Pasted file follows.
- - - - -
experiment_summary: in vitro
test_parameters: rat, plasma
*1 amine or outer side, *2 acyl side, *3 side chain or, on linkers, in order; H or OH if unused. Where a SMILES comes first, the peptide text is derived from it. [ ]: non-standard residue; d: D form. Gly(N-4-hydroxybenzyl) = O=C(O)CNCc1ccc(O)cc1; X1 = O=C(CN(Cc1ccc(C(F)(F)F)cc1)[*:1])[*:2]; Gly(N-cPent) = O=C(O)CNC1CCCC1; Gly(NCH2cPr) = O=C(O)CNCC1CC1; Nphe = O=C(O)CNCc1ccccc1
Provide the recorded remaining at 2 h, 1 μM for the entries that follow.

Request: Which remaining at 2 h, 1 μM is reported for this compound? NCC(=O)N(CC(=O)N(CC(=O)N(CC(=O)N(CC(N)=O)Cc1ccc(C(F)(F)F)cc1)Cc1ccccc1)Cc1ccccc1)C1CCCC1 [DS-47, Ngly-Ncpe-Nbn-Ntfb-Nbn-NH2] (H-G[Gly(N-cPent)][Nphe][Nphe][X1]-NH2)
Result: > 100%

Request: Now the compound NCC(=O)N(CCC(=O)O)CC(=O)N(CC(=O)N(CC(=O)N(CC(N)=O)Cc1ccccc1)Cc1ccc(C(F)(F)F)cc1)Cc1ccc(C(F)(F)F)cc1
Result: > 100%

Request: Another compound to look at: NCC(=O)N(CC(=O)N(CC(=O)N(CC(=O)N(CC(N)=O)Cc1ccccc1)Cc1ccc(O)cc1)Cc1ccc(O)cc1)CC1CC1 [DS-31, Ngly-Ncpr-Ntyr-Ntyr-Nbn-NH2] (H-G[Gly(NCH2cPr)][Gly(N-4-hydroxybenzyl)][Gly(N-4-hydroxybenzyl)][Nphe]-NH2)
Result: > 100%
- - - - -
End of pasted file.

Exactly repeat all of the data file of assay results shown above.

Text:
experiment_summary: in vitro
test_parameters: rat, plasma
*1 amine or outer side, *2 acyl side, *3 side chain or, on linkers, in order; H or OH if unused. Where a SMILES comes first, the peptide text is derived from it. [ ]: non-standard residue; d: D form. Gly(N-4-hydroxybenzyl) = O=C(O)CNCc1ccc(O)cc1; X1 = O=C(CN(Cc1ccc(C(F)(F)F)cc1)[*:1])[*:2]; Gly(N-cPent) = O=C(O)CNC1CCCC1; Gly(NCH2cPr) = O=C(O)CNCC1CC1; Nphe = O=C(O)CNCc1ccccc1
Provide the recorded remaining at 2 h, 1 μM for the entries that follow.

Request: Which remaining at 2 h, 1 μM is reported for this compound? NCC(=O)N(CC(=O)N(CC(=O)N(CC(=O)N(CC(N)=O)Cc1ccc(C(F)(F)F)cc1)Cc1ccccc1)Cc1ccccc1)C1CCCC1 [DS-47, Ngly-Ncpe-Nbn-Ntfb-Nbn-NH2] (H-G[Gly(N-cPent)][Nphe][Nphe][X1]-NH2)
Result: > 100%

Request: Now the compound NCC(=O)N(CCC(=O)O)CC(=O)N(CC(=O)N(CC(=O)N(CC(N)=O)Cc1ccccc1)Cc1ccc(C(F)(F)F)cc1)Cc1ccc(C(F)(F)F)cc1
Result: > 100%

Request: Another compound to look at: NCC(=O)N(CC(=O)N(CC(=O)N(CC(=O)N(CC(N)=O)Cc1ccccc1)Cc1ccc(O)cc1)Cc1ccc(O)cc1)CC1CC1 [DS-31, Ngly-Ncpr-Ntyr-Ntyr-Nbn-NH2] (H-G[Gly(NCH2cPr)][Gly(N-4-hydroxybenzyl)][Gly(N-4-hydroxybenzyl)][Nphe]-NH2)
Result: > 100%